Tax-Free Health Accounts: Portable, Flexible Health Coverage for Working Women

Brief Analyses | Health

No. 455
Monday, September 15, 2003
by Celeste Colgan and Michael F. Cannon

Too many American women have difficulty obtaining health coverage that meets their needs. This is not because women's needs are so different from those of men, but because government policy is stuck in a 1950s view of women in the economy. However, reforms now pending in Congress would expand access to tax-free health accounts, making it easier for women to obtain personal, portable, affordable and comprehensive coverage.

More than 60 years ago, the federal government decided to allow the purchase of employer-provided health insurance with pretax dollars. Meanwhile, other types of health care coverage, including individually purchased insurance and individual savings for medical expenses, would have to be paid for with after-tax dollars. As with many government actions, the unintended consequences have been numerous. Most Americans have gravitated toward employer coverage, which offers few choices and often does not cover essential expenses. Those who do not get coverage on the job, and those who work part-time or leave the workforce, are left to fend for themselves.

The unintended consequences have been particularly harsh on women. While women are a vital part of the workforce, their employment patterns do not fit the mold of a worker who spends 45 years at a job with health benefits. As a result, their link to health insurance, if any, is easily broken.

Expanding Patient Power.

To give working women the full benefit of pretax health insurance, the playing field must be leveled to allow all Americans to use pretax dollars to purchase their own private health insurance and to save for future medical expenses. The U.S. House of Representatives, as part of a bill to expand Medicare, recently approved a move in that direction. The House proposal would expand the availability of tax-free health accounts. Funds in these accounts (essentially medical IRAs) would receive the same tax treatment as employer coverage. Contributions and interest would be tax-free, and the account holder could keep what she does not spend.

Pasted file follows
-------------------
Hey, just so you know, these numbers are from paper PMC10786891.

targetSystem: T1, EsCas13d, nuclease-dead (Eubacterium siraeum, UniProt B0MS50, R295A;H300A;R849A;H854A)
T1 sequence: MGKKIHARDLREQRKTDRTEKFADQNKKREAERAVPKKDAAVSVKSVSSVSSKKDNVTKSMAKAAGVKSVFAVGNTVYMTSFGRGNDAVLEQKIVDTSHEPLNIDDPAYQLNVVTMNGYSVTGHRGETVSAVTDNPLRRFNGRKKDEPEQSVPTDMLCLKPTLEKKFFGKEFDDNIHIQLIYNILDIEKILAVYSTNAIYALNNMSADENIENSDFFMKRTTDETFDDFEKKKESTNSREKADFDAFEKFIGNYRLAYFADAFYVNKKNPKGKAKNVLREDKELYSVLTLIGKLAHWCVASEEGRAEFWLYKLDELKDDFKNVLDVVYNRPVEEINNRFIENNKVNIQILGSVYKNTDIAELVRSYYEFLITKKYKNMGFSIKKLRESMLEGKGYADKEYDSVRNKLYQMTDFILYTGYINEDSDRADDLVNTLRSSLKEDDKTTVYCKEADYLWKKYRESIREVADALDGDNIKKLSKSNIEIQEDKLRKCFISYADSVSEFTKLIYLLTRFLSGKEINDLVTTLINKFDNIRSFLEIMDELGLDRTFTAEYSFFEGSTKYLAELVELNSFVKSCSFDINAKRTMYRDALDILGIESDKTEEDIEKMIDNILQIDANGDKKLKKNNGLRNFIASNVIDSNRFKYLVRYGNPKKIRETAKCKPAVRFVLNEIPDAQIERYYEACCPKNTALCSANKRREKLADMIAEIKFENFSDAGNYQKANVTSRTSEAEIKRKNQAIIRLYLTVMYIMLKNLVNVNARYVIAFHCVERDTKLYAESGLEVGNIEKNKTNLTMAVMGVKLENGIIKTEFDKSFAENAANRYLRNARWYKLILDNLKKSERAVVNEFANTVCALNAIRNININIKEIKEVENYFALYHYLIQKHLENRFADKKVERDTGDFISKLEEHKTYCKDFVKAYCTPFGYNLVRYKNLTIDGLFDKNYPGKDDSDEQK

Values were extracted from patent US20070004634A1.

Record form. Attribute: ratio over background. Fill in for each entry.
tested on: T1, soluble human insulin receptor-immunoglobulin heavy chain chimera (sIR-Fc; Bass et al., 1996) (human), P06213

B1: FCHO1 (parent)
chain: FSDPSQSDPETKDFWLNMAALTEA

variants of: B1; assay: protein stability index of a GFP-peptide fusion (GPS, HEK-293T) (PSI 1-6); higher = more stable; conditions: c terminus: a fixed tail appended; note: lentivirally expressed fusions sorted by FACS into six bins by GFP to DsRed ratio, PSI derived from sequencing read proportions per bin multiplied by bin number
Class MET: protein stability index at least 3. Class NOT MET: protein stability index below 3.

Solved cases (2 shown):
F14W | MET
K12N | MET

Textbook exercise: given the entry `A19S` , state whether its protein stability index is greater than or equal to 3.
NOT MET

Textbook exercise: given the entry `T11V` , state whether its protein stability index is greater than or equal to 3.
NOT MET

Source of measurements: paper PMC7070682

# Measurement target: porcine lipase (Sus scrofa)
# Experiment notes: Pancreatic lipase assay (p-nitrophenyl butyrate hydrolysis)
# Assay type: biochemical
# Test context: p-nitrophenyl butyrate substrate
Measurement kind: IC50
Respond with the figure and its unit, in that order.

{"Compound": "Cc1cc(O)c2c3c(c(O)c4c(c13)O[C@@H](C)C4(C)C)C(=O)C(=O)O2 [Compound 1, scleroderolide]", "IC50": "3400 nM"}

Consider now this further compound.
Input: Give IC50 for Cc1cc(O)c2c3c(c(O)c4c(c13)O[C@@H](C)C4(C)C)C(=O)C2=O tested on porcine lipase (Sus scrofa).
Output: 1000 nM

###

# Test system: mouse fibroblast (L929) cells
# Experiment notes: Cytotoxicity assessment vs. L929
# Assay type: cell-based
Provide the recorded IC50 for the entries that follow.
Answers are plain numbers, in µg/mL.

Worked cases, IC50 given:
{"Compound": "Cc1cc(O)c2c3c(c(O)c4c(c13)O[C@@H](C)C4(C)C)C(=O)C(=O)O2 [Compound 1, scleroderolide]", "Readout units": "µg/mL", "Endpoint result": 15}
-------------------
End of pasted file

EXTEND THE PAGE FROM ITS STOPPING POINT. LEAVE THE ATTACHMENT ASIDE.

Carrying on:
The concept makes perfect sense. Insurance costs escalate dramatically when patients, spending their employer's or insurer's money, demand unnecessary care. By contrast, when consumers save for their medical needs and keep what they do not spend, they demand only the care they need. The proof? While the few existing health account options are highly restrictive, they have controlled costs and improved choices for more than 1.5 million Americans.

The House proposal would create Health Savings Accounts (HSAs), which would make existing health accounts more flexible, more comprehensive and more widely available. It also would create a new, more expansive Health Savings Security Account (HSSA) option. HSSAs could be joined with more types of health insurance than similar health accounts. Even those who do not want or cannot find insurance could open an HSSA. Both accounts are particularly suited to the needs of women.

Making Coverage Personal and Portable.

Health accounts are designed to be the property of the enrollee, just like any other savings account. They also are completely portable, so women can retain them from job to job with no interruption in coverage.

"Health accounts are more important for women than for men."

Portability is particularly important to women because of their work patterns. Women change jobs and drop out of the labor force more frequently than men, mostly to care for children. Women between the ages of 18 and 36 years spend 27 percent of their time out of the labor force, while men are out only 11 percent of the time.1 Between ages 18 and 36, women hold an average of 9.3 jobs. Men hold a similar number of jobs (9.9), but with fewer gaps in between.2 While 2.6 percent of men do not work because of family responsibilities, 38.6 percent of women between the ages of 20 and 64 leave the labor force to care for children.3

Making Coverage More Comprehensive.

Health accounts can also provide more comprehensive coverage than many women now receive, since funds may be used for medical services a health plan does not cover. Many plans do not cover treatments and services that are traditionally recommended for women. For example, up to two-thirds of plans that offer prescription drug coverage do not routinely cover oral contraceptives.4 Plans that cover prescription drugs typically do not cover over-the-counter drugs. Health accounts can pay for these items, whether or not they are covered by a woman's health plan. According to one study, "[L]ack of plan approval for treatment or tests resulted in nearly one-half of women either delaying or never receiving the services they thought they needed."5 With health accounts, women get to decide what medical expenses are covered.